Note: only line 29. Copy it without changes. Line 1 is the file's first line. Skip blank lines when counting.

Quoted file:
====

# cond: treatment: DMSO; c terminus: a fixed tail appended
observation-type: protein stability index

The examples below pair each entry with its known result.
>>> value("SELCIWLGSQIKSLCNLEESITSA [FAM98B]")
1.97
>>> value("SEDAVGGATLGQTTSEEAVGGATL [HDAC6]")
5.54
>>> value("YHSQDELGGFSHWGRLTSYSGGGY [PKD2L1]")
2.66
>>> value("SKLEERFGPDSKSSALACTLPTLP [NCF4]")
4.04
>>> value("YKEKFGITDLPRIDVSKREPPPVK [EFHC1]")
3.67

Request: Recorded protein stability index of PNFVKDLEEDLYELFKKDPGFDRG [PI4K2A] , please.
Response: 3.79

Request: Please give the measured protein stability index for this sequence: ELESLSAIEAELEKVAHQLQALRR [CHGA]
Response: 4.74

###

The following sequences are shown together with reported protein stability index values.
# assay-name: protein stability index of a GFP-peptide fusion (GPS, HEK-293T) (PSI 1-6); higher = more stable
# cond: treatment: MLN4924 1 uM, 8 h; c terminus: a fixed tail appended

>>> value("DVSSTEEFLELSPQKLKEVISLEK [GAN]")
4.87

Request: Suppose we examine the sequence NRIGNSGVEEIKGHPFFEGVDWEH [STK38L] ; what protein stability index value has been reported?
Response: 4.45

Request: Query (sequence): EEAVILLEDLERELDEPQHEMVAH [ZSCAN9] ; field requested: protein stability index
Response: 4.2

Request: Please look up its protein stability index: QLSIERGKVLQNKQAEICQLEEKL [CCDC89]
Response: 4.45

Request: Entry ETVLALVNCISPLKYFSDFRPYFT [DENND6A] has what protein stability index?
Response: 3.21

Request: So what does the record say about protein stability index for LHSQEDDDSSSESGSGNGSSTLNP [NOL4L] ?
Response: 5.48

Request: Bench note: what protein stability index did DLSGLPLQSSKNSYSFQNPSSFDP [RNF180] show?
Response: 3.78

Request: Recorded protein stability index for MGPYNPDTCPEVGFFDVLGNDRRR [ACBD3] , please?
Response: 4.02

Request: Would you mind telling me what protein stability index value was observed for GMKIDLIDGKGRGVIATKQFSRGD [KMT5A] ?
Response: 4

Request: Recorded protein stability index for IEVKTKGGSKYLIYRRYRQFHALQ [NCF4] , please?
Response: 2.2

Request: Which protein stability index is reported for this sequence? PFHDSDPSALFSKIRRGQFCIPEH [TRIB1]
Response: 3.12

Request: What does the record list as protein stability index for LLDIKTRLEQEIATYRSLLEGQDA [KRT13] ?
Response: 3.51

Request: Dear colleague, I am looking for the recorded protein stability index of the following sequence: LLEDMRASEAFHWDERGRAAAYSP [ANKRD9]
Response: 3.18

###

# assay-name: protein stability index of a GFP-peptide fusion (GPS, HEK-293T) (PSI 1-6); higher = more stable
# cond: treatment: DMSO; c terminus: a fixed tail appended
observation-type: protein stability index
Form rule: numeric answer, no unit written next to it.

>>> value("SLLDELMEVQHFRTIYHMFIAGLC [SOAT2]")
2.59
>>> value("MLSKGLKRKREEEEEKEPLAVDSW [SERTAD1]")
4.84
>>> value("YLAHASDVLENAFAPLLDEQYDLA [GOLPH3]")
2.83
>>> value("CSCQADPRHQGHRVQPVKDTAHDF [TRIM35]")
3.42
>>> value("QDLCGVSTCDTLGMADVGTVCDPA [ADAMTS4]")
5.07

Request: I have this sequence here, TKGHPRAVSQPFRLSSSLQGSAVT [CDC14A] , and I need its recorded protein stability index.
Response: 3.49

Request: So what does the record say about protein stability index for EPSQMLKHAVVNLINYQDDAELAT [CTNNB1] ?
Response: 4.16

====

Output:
Response: 4.45